Place Your Focus on Your Prospects' Problems
You may be familiar with the concept of an elevator speech, the type of speech you give to someone in just a couple minutes that sums up who you are, what you do, what your ambitions and goals are and what you offer others as a company or employee. For most websites and small business owners, their elevator speech is all about themselves. This is understandable, because that's how most of us are taught to create our elevator speech. But the truth is that when giving this speech to a customer, most of the time the customer couldn't care less about you.
Before a customer decides to purchase a product or service, he or she doesn't want to hear what's great about you or your business. They want to know that you get their problems, issues, concerns and points of pain. They want to know that you can empathize with their situation. They want to know that you have a solution. They want to know what your plan is to solve their problems. They want to hear it from you as if you do this everyday. Most of the time, then, and not until then, do they want to know about your credentials.
With this in mind, your elevator speech with prospective customers should always focus on your solutions and benefits, not your tactics or features. Keep the focus on the customer at all times and show them how you will solve their problems, rather than just telling them that you can. It's about them, not about you. It's about their needs first, not your tactics and resources. At most, it's about why you do this for their advancement.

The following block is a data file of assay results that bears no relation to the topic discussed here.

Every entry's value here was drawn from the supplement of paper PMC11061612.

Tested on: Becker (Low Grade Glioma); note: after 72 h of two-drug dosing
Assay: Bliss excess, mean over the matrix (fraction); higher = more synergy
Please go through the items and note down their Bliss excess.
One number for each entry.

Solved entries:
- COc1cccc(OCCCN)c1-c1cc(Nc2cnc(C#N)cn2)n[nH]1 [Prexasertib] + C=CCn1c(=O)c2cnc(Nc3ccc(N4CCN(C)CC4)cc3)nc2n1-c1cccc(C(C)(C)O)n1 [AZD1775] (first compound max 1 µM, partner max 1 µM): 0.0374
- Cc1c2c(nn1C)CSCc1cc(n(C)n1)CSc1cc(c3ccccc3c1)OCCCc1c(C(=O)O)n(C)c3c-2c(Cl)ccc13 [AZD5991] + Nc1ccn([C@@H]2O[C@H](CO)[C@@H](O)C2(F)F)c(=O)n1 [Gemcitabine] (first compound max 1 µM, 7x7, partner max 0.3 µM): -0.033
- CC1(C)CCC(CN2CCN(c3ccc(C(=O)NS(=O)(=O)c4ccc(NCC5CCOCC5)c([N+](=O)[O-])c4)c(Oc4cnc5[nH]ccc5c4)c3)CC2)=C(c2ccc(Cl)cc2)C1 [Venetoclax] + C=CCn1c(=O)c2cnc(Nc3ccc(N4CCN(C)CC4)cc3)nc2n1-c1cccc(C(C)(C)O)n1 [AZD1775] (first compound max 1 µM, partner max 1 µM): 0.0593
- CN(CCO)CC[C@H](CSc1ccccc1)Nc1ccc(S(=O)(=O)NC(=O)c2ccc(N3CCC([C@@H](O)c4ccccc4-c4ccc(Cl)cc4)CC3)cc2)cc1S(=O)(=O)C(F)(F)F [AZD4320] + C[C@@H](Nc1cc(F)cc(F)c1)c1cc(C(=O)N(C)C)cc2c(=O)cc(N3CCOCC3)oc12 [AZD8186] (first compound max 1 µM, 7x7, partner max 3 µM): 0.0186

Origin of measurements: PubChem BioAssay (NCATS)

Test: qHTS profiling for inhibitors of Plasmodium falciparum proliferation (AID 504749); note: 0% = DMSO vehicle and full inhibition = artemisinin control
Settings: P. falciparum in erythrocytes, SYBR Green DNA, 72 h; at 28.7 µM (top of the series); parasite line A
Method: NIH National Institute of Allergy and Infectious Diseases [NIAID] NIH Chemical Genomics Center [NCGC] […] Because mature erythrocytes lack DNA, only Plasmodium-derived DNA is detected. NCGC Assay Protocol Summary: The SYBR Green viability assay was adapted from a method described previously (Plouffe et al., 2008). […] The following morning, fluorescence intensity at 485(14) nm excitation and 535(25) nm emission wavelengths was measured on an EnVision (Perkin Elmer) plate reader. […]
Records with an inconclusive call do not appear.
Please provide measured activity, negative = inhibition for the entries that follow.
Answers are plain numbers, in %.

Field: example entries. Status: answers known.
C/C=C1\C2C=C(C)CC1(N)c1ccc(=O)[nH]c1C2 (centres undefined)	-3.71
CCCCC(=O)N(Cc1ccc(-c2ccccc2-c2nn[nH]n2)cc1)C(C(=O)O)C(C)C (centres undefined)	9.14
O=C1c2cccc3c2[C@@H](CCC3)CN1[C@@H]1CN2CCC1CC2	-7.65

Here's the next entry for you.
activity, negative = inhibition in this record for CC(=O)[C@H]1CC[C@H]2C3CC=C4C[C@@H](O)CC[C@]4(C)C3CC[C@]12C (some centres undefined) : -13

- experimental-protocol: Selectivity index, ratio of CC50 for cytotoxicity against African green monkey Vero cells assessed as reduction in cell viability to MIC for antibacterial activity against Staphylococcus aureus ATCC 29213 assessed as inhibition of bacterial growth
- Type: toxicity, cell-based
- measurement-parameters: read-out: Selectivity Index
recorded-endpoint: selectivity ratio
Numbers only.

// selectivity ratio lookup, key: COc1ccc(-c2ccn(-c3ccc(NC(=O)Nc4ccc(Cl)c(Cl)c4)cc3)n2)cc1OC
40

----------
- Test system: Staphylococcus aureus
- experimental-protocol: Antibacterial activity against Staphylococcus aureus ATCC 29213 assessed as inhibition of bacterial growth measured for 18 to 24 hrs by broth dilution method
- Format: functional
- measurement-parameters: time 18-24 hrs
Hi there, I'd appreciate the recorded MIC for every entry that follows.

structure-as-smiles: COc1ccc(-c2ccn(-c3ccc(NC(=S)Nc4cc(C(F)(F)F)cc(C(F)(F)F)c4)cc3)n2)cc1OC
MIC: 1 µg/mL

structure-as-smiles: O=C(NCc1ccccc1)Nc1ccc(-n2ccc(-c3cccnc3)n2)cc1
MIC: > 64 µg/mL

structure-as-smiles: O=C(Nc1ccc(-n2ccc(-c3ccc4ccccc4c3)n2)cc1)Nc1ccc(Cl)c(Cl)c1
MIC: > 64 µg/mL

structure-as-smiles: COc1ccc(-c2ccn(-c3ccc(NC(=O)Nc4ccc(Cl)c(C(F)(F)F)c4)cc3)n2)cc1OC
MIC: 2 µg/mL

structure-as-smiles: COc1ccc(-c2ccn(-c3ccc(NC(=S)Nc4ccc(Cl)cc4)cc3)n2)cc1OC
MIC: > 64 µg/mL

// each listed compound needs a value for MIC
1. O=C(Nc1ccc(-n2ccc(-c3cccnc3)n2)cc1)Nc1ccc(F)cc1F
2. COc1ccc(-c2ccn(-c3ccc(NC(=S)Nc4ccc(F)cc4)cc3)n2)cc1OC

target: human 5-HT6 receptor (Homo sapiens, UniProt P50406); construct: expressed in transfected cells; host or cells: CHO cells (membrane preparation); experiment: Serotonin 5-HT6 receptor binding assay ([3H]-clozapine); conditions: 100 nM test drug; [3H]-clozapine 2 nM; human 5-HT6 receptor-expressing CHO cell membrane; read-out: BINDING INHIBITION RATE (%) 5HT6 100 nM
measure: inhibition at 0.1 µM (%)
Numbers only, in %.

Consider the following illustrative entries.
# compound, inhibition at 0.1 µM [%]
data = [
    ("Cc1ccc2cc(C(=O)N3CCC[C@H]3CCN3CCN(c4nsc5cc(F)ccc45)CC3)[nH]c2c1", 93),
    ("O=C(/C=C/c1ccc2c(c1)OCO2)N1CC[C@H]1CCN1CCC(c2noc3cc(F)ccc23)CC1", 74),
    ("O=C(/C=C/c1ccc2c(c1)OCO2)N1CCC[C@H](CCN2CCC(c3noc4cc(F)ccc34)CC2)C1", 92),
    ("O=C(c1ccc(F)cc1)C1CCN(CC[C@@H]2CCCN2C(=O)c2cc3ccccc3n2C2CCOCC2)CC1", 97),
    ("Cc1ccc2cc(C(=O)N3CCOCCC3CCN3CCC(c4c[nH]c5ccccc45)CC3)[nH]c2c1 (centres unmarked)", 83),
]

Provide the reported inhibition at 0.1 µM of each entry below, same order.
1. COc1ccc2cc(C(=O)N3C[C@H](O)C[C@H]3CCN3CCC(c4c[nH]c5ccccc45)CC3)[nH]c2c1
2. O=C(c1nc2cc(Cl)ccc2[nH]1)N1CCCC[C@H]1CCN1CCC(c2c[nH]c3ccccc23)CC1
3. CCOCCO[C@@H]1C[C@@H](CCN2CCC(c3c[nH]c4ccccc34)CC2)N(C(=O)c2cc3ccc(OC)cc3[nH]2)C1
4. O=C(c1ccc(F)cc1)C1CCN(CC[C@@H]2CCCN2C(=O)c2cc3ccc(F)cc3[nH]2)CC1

Following this practice will, in turn, give you additional benefits including:
- Greater likelihood of sales conversions. When people feel that you can relate to their needs and that you do so with passion, compassion and empathy; they're going to be much more likely to purchase it. Secondary, is when they know how a product or service benefits them and that it will solve their problems. Unless what you offer is a commodity, this is the reality behind your offer.
- Greater customer loyalty. In today's world, trust is harder than ever to come by. Once you overcome objections the second and beyond sales or transaction as never been easier to come by. Loyalty then is all about execution and delivery. Customers want to feel as though they're the only thing that matters in the eyes of the company. The more focus you keep on the customers' needs, the more they'll keep coming back.
- More word-of-mouth advertising. A lot of research indicates that people trust personal recommendations from friends and family more than they trust commercials or celebrity endorsements. By creating greater customer loyalty, you also increase the chances that your customers will go out and recommend your brand to people that they know.
Take a good look at your elevator speech. How much of it focuses only on you as an individual or organization? If the answer is “too much,” then it's time to make some changes and place more focus on your prospective customer.
Thomas von Ahn | Chief Elephant Slayer | Viral Solutions LLC